Soundbites -little phrases that convey so much more. Politicians live and die by them. One of the most memorable in the food sense is drawn from Michael Pollen’s important thesis on food and eating:
‘Eat food. Not too much. Mostly plants’.
This initial premise goes on to spawn an important discussion on what is food (clue, something your Grandmother would recognize as food) and what is a balanced diet. Yet such a mantra is easy to lose faith in when life gets crowded with so many other priorities and demands. For many of us, weeknights are a challenge. Who has the inclination and energy to cook a meal from scratch after a day working? Batch cooking is a great way to keep a stock of food, but if your freezer storage is as limited as ours this may be a limited option. Before you call for that delivery pizza though, try this recipe. Prepare the dough the evening before, stick it in the fridge, and next day, let it warm and puff up as you gather toppings.
So our recipe below is for a no-knead method. Something we have talked about before – see here for a short explanation and video, and here for a great post by Sally of My Custard Pie about making bread dough in this way. No knead / low knead means low fuss and not much attention needed. Gentleness wins over force any day, and in our experience this method yields a wonderful loaf.
We have a recipe for a batch tomato sauce that we have talked about here. We do sometimes use shop bought sauces, and particularly like the Loyd Grossman range as some of the others are higher in salt and less flavourful.
In the spirit of being healthy, you can cut the calouries by using low fat cheese (purists will of course decry us for saying this) and adding lots of seasonal vegetables – here, some fresh tomatoes, courgettes and spring onions – here is our take on Pizza Primavera.
We add some fresh oregano and basil after baking for flavour and scent, though you could scatter dried oregano on as you put the pizza in the oven.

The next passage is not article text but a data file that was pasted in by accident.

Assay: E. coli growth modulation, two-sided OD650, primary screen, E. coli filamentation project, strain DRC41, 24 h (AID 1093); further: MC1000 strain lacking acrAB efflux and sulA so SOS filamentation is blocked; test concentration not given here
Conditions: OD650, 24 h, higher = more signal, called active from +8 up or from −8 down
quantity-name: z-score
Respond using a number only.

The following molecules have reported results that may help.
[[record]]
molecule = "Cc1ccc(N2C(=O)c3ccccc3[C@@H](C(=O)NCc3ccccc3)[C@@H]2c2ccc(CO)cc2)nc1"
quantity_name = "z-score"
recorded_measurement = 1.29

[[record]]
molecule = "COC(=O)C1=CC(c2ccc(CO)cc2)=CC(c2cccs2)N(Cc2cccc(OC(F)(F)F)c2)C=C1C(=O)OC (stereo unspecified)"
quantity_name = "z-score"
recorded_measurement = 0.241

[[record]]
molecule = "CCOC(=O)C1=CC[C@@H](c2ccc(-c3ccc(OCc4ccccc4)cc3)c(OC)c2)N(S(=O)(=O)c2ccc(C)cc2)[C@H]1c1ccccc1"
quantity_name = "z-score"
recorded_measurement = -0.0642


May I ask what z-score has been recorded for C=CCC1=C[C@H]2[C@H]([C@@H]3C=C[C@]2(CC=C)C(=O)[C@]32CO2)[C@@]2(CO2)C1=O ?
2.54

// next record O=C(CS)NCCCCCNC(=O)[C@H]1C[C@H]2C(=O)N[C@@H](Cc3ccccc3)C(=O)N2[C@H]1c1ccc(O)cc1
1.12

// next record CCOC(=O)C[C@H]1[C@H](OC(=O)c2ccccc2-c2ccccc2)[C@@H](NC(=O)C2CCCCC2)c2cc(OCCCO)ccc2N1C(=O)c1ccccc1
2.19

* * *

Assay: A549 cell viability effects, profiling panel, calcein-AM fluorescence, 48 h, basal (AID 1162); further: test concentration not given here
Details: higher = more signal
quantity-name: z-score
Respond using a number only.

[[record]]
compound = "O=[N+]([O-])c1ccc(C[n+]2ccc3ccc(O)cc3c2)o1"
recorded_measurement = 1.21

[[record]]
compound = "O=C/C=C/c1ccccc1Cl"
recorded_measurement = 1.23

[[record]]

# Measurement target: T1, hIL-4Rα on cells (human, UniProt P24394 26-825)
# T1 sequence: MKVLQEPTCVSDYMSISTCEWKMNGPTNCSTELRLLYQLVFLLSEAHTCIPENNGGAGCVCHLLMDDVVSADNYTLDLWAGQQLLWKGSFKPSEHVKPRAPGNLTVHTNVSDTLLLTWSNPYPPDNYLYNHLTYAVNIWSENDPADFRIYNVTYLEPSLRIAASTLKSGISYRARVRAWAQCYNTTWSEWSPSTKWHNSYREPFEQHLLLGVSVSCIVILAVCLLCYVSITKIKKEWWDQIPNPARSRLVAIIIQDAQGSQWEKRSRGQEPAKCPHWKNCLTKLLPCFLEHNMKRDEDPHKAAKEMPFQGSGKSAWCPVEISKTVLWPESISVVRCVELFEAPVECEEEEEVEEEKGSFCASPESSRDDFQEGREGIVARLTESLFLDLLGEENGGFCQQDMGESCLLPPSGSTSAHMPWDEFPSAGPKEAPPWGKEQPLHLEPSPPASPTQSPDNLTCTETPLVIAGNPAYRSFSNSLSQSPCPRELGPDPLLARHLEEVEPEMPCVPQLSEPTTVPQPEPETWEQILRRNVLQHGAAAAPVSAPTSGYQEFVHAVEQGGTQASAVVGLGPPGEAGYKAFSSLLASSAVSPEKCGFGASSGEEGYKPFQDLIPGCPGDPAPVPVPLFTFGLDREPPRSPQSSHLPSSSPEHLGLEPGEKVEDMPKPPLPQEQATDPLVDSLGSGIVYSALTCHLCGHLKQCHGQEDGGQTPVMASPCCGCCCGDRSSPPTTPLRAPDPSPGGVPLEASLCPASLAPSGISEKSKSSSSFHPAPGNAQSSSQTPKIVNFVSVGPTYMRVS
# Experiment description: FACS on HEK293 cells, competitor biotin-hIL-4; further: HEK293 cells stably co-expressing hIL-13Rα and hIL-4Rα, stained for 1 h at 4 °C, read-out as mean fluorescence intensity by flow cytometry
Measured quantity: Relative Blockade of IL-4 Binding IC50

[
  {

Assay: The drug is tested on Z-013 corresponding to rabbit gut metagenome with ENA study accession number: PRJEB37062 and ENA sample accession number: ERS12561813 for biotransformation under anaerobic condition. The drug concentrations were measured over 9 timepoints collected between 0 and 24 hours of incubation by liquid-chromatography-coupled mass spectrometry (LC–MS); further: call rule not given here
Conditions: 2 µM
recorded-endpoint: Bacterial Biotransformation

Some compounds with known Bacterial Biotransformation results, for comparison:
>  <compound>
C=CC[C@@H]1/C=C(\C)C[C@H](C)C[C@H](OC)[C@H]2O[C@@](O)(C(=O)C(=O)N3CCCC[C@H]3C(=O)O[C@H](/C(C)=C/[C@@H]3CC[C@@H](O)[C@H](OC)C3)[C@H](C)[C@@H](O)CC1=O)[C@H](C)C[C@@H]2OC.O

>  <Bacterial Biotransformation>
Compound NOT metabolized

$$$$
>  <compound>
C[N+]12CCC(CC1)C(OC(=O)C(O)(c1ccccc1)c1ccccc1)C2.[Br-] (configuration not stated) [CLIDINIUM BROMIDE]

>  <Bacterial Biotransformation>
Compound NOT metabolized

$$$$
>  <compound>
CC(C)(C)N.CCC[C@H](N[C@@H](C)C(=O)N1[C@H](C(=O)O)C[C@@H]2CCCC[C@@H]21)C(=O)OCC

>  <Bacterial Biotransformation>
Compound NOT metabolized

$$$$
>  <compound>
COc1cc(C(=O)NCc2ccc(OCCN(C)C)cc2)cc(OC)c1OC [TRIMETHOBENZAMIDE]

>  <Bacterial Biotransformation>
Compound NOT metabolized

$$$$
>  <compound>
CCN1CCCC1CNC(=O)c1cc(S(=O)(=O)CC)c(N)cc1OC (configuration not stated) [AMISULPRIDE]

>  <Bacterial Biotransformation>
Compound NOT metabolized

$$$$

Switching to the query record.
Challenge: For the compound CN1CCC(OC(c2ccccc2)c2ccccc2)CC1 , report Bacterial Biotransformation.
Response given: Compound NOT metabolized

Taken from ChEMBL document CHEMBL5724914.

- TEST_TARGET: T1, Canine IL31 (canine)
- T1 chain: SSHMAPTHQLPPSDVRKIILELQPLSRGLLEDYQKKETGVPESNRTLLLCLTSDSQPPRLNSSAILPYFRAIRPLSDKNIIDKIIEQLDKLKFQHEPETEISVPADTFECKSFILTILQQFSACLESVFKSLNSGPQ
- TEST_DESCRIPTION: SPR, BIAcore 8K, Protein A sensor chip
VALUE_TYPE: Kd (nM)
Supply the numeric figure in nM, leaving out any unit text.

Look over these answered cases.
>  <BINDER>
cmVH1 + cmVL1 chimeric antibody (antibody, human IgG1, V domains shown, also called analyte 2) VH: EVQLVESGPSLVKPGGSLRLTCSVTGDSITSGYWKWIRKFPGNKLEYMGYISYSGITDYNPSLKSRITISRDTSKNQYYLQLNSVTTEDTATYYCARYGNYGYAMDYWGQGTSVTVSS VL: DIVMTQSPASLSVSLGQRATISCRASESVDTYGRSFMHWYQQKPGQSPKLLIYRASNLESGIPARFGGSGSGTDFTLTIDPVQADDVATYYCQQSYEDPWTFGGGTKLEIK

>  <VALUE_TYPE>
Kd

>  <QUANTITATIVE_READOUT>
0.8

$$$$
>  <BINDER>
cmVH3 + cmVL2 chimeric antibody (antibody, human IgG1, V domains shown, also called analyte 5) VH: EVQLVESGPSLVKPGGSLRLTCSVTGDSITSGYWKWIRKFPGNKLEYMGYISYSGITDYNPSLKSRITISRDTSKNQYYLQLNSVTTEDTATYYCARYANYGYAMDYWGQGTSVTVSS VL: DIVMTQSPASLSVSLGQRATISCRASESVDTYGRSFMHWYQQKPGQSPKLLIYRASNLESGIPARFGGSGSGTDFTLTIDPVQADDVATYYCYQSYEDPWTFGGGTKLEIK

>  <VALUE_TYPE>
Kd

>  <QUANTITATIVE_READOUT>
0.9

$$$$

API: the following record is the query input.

If you have a pizza stone, it helps really get the base crisp. Since the stone needs to be hot, we have a bit of a 2 stage transfer process of pizza from worktop to a chopping board / pizza paddle to the stone. To avoid the dough from sticking to things at any point, we use lots of semolina flour or bread flour on each surface to help the pizza slide across easily. Semolina is good for 2 reasons –
– it gives a crunchy finish to the crust of pizza.
– the grains act like little wheels to help move the pizza effortlessly.
- 500g (4 cups) strong bread flour
- 1 sachet quick yeast
- 1 teaspoon salt
- 300ml (1 and 1/2 cup) cold water
- 50ml (1/4 cup) olive oil
- 125ml (1/2 cup) tomato sauce
- 4 to 6 tablespoons grated cheese
- 1 courgette
- 1 spring onion
- 2 large tomatoes
- 4 to 8 tablespoons semolina or flour for rolling
- handful of basil and oregano or 1 teaspoon dried oregano
- Put the flour in a large bowl.
- Add the quick yeast and then pour in the water and olive oil.
- Using a spatula, mix the liquid into the flour until it is combined.
- Finish by using your hands to make it into a rough ball,and then put it into a clean oiled bowl.
- Seal the bowl well with clingfilm and put in the fridge overnight.
- Next day, get the dough out an hour before you need to bake it.
- Take it out, gently fold it on itself a couple of times using oiled hands.
- Place it back in the bowl and cover it.
- Preheat oven to 220DegC (430DegF).
- If you have a Pizza stone now is the time to put it in the oven to warm up for around 40 minutes.
- Set out your toppings.
- Use a sharp knife to cut the pizza dough into individual portion sizes.
- Scatter semolina or flour on the worksurface generously.
- Roll and stretch the dough to around 1cm (1/2 inch) thin.
- Spread the sauce and scatter cheese on the base, then desired toppings
- Scatter semolina/flour generously onto a chopping board or pizza paddle. Slide the pizza onto the board and then use this to slide the pizza onto the hot pizza stone.
- Bake for 5 to 7 minutes until the cheese is melted and the base is slightly browned.
- Scatter fresh herbs on the pizza and some chilli flakes if you like.
Here are some healthy pizza ideas from other food blogs
Spelt flour Pizza – higher in fibre from Fuss Free Flavours
The Cauliflower crust pizza base – very low calorie – here is Kellie at Food to glow’s version
Katie’s Barbecue Turkey Pizza
Jac has this super low cal pizza
And Camilla’s Quick Ciabatta Pizza’s
And other healthy midweek meals:
This clever Pizza fish from Jeanne at Cooksister
And this super quick Cod with Miso by Urvashi Roe
What is your way of keeping things fresh and healthy on a ‘school night’?